The Labour Party feared it even more because it would be hard to claim that it was the champion of the down-trodden working classes if the working classes were actually grazing on the lush upland pastures of a socially mobile and prosperous Britain.

It's not surprising then that from 1964 onwards the scene was set for a revolution that really did change everything. The abolition of National Service, coupled with the huge post-War bulge of high-earning, free-spending British youth, meant that industry and commerce turned their eyes to a new young market with everything from cosmetics and records to films, travel, fashion, cars and things to entertain and please us endlessly. So much so that we could laugh at it all and throw it away and be tempted by the next gimmick or fashion that passed by.

Sentiment had gone. The days of My Venus in Blue Jeans and the mawkish words of Laura, Elvis Presley ballads and cute, popsy Fifties slush were replaced by the raw, vibrant sounds and words that broadcast to the world that something very important was happening in London. I can clearly remember thinking how lucky, oh how lucky, I was to be young and English and living now!

Month after month the news was good – and if it wasn't good it was somehow appropriate. Kennedy's assassination in 1962 had been an inspiration in some way, as was Martin Luther King's. Vietnam was 'bad news' – but 'good news' too because it proved that the establishment was as bent on folly as we had always thought, uniting a generation that was opposed to it.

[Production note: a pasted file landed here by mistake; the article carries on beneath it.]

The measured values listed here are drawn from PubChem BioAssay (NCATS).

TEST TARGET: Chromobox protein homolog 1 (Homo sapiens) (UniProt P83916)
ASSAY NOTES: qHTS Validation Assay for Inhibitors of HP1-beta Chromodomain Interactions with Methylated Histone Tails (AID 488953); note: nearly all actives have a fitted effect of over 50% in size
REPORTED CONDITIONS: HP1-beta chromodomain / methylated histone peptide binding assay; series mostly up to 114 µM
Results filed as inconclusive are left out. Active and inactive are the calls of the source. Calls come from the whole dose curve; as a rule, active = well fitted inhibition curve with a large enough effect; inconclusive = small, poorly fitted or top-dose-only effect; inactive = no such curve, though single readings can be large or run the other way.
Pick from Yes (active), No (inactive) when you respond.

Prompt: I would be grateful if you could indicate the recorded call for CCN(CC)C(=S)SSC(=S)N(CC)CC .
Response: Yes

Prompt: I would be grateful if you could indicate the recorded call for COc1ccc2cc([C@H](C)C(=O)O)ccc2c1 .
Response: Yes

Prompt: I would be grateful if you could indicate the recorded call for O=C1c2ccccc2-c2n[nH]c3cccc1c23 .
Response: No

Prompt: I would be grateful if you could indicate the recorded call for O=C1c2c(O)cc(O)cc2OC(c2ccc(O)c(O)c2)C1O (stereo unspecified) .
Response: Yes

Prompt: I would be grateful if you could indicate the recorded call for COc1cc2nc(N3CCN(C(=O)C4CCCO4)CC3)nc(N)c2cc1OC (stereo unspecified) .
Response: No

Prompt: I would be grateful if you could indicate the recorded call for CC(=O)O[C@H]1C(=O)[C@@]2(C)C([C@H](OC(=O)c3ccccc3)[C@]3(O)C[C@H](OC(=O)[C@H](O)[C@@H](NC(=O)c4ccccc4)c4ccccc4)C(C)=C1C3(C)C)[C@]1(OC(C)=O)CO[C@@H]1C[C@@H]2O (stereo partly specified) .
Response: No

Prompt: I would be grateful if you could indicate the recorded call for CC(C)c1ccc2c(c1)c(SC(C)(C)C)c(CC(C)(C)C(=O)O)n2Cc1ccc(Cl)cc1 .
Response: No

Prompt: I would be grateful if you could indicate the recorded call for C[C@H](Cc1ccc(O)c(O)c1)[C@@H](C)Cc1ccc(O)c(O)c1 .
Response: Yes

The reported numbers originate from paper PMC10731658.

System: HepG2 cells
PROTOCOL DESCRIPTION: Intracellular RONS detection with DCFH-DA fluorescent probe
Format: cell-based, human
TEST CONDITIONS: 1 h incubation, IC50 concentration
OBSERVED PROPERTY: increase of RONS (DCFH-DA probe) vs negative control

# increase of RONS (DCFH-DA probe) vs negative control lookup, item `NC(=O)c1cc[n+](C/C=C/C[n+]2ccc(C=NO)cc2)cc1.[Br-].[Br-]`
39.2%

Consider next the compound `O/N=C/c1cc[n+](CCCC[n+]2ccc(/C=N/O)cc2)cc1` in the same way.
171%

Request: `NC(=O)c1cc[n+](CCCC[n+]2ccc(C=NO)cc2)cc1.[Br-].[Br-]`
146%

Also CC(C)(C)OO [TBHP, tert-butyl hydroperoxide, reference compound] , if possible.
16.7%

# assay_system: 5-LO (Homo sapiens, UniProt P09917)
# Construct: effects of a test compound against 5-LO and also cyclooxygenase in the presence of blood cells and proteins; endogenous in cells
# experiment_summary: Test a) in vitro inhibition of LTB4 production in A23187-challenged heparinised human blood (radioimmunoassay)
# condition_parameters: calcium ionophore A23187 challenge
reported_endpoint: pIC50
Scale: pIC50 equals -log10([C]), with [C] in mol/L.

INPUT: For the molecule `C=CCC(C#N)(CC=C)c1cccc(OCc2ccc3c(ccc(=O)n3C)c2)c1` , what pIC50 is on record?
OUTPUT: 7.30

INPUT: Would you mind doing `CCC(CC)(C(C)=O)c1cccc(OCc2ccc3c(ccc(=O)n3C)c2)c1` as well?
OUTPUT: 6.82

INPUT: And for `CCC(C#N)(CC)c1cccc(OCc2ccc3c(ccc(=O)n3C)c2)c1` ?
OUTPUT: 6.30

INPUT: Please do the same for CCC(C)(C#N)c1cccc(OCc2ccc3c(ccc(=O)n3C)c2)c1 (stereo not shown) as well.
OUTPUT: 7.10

Such paradoxes were easily rationalised when everything else proved we were right. It seemed only fair that England should win the World Cup in 1966 and I even remember feeling sorry for the down-hearted Germans who lined the Kiel Canal as news of the victory was broadcast on the ship's tannoy to me and my friends as we cruised, carefree, through the Baltic on our way to doom-laden Leningrad and Moscow.

England was on the crest of a wave that would never break, I thought. The ship [the Nevasa] was covered in Union flags, as was everything at home. The familiar, faded, red, white and blue – home from service at the outposts of an Empire we no longer needed – was draped over the stalls in Portobello Road where we thronged on Saturdays.